The discovery seems miraculous. That his grave happened to be under a car park and not a building. That his remains were still there, mostly intact. That only the devotion of a member of the Richard III Society led to the dig happening at all. That we now have the modern technology to prove it was really him. This sort of thing just does not happen - and yet it has!

In 2015, King Richard's reinterment at Leicester Cathedral attracted massive interest from the world-wide media and the general public. You don't have to be a Ricardian to have been swept up in the sheer history and pageantry of the occasion. Events that were bookended by an eclipse of the sun and a blood-red moon. Not that I believe in portents - it just made for a month of wonders!

As a result of the huge new surge of interest in Richard, I decided it was time to make my out-of-print Ricardian novel available in ebook format and print-on-demand. You can also find it in audio form from Audible.

I've been fascinated by Richard III for years. King for only two years - 1483-1485 - he still excites raging controversy to this day. The public perception of Shakespeare's hunchbacked villain who murdered his two nephews, the Princes in the Tower, is a caricature. Some historians agree with this view of him as an unmitigated villain, while some revisionists portray him as a virtual saint. As a sometime member of the Richard III Society, naturally I lean towards the latter view, but I don't suppose my stance would please purists of either persuasion. While I don't think he was a saint, I don't believe he was any worse than his contemporaries in a violent age, and probably better than most. He was regarded as a good ruler in the North and much-loved there. My very personal opinion is that he seized the throne in order to keep it out of the grasping hands of the Woodville family and in the Plantagenet line through his own son. Sadly, Richard's son died in childhood.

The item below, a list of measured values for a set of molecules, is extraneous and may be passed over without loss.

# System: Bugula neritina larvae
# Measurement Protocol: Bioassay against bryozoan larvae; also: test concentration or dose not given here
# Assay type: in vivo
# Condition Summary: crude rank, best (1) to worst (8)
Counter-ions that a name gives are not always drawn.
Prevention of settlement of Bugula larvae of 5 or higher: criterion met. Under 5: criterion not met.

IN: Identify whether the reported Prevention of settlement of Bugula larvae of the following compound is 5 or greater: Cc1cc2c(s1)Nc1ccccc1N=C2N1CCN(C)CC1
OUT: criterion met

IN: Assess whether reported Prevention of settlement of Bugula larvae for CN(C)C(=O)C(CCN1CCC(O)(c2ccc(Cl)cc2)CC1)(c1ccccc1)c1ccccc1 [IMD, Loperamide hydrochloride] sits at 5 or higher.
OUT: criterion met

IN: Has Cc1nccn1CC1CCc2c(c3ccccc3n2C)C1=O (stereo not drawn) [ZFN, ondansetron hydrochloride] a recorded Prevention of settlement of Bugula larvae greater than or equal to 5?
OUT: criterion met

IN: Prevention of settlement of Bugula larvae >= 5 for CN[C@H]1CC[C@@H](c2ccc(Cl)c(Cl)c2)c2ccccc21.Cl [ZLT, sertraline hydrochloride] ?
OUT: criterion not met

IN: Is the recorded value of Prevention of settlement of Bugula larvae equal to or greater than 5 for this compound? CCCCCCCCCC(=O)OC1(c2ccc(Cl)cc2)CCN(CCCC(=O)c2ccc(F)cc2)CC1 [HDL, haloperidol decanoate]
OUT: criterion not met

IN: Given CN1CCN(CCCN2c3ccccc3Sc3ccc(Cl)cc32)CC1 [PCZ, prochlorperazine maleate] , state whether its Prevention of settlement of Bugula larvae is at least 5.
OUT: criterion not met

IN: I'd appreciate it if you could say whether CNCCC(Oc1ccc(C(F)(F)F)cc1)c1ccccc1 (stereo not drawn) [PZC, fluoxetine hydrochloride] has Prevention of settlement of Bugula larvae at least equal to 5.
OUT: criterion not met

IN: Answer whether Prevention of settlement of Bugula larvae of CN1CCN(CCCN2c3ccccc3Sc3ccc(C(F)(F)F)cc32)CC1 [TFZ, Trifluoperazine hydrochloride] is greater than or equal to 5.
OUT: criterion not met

Furthermore, in dramatic terms, an edge of ruthlessness and danger is sexy in a way that pussycat niceness isn't. In other words, I see his image as erotically charged in the way that fictional "villains" such as vampires, Ashurek, Elric or even Darth Vader are erotically charged for me - a view that definitely doesn't go down well with historical purists! (Darth Vader... yes I know I'm strange...)

I wanted to explore the mystery of the man - and also to point out that you can explore until you're blue in the face and still be no closer to the reality of him. The book was conceived as an alternative-world fantasy so that I had scope to play with the story that would not have been possible with a straight historical account. I knew there were plenty of novels about Richard out there - but if I had realised just how many there are, I would never have had the nerve to start my own. Probably the purists would think it better if I hadn't, but to me it was a worthwhile project.

The amazing artist Ruby produced a fantastic cover image, showing a stunningly gorgeous Richard all in black, red and gold. Unfortunately, once the publishers' art department got their hands on it, they reduced Ruby's image to a tiny square in the middle of an attractive but pointless landscape. It's a nice cover, but not as fabulously dramatic as it should have been...

I still feel I owe Ruby grovelling apologies for what they did to her image. And I hope I've rectified matters by showcasing her original image as it deserves!

Freda Warrington - About the Author